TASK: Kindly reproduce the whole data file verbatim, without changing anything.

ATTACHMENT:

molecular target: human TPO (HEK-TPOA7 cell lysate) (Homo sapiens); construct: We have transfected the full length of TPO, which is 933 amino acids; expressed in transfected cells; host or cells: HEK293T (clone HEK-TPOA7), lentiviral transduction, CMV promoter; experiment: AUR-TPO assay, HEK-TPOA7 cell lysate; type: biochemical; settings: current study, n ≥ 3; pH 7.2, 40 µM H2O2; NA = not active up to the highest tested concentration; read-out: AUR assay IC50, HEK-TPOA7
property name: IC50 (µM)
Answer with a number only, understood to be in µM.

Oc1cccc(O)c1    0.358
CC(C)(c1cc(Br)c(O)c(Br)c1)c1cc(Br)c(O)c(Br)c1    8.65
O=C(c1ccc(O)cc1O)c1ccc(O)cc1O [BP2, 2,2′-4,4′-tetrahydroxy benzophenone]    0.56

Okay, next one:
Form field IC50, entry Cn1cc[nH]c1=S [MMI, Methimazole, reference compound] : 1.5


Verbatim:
molecular target: human TPO (HEK-TPOA7 cell lysate) (Homo sapiens); construct: We have transfected the full length of TPO, which is 933 amino acids; expressed in transfected cells; host or cells: HEK293T (clone HEK-TPOA7), lentiviral transduction, CMV promoter; experiment: AUR-TPO assay, HEK-TPOA7 cell lysate; type: biochemical; settings: current study, n ≥ 3; pH 7.2, 40 µM H2O2; NA = not active up to the highest tested concentration; read-out: AUR assay IC50, HEK-TPOA7
property name: IC50 (µM)
Answer with a number only, understood to be in µM.

Oc1cccc(O)c1    0.358
CC(C)(c1cc(Br)c(O)c(Br)c1)c1cc(Br)c(O)c(Br)c1    8.65
O=C(c1ccc(O)cc1O)c1ccc(O)cc1O [BP2, 2,2′-4,4′-tetrahydroxy benzophenone]    0.56

Okay, next one:
Form field IC50, entry Cn1cc[nH]c1=S [MMI, Methimazole, reference compound] : 1.5